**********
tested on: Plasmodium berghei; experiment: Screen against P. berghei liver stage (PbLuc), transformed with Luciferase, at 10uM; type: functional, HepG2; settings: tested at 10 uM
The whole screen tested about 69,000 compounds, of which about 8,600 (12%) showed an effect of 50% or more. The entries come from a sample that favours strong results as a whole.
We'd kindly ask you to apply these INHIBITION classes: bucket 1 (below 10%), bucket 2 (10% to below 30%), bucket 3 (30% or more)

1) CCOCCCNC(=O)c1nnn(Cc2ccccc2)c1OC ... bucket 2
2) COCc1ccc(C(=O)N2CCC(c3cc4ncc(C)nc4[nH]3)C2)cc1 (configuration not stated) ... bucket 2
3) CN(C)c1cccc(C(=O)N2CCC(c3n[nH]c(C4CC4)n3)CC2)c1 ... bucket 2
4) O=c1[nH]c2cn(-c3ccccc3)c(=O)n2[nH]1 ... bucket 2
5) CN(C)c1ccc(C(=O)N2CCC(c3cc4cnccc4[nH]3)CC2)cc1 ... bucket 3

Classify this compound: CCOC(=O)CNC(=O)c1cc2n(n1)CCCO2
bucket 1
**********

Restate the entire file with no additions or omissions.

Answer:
tested on: Plasmodium berghei; experiment: Screen against P. berghei liver stage (PbLuc), transformed with Luciferase, at 10uM; type: functional, HepG2; settings: tested at 10 uM
The whole screen tested about 69,000 compounds, of which about 8,600 (12%) showed an effect of 50% or more. The entries come from a sample that favours strong results as a whole.
We'd kindly ask you to apply these INHIBITION classes: bucket 1 (below 10%), bucket 2 (10% to below 30%), bucket 3 (30% or more)

1) CCOCCCNC(=O)c1nnn(Cc2ccccc2)c1OC ... bucket 2
2) COCc1ccc(C(=O)N2CCC(c3cc4ncc(C)nc4[nH]3)C2)cc1 (configuration not stated) ... bucket 2
3) CN(C)c1cccc(C(=O)N2CCC(c3n[nH]c(C4CC4)n3)CC2)c1 ... bucket 2
4) O=c1[nH]c2cn(-c3ccccc3)c(=O)n2[nH]1 ... bucket 2
5) CN(C)c1ccc(C(=O)N2CCC(c3cc4cnccc4[nH]3)CC2)cc1 ... bucket 3

Classify this compound: CCOC(=O)CNC(=O)c1cc2n(n1)CCCO2
bucket 1